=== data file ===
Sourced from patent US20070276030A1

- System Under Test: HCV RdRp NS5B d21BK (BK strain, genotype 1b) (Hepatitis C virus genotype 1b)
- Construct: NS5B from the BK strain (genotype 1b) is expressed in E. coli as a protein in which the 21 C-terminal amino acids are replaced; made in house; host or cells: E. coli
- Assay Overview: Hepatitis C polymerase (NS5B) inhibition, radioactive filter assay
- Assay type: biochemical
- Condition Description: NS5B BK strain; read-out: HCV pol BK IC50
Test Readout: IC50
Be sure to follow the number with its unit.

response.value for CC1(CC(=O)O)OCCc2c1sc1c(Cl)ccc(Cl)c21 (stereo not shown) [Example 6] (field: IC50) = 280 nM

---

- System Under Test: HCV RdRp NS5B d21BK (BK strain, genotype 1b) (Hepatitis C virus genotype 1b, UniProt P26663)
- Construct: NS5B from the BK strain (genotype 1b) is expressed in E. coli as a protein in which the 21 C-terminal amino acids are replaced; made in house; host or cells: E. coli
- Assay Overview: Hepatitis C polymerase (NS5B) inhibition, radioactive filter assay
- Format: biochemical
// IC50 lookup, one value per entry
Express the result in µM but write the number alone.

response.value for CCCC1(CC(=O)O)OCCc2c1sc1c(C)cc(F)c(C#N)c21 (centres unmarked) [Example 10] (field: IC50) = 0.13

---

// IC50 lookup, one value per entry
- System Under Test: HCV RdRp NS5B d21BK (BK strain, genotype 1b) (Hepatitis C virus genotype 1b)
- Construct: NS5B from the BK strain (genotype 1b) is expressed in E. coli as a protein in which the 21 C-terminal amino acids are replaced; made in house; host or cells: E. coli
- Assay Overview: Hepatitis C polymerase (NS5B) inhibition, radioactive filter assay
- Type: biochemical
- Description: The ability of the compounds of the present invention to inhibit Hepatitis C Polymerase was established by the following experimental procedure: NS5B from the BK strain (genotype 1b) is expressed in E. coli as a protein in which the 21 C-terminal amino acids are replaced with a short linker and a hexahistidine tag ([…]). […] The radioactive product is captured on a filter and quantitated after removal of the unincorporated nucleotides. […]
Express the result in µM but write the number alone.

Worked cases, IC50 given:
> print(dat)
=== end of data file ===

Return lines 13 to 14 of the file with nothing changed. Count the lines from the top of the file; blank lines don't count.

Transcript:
- Assay Overview: Hepatitis C polymerase (NS5B) inhibition, radioactive filter assay
- Format: biochemical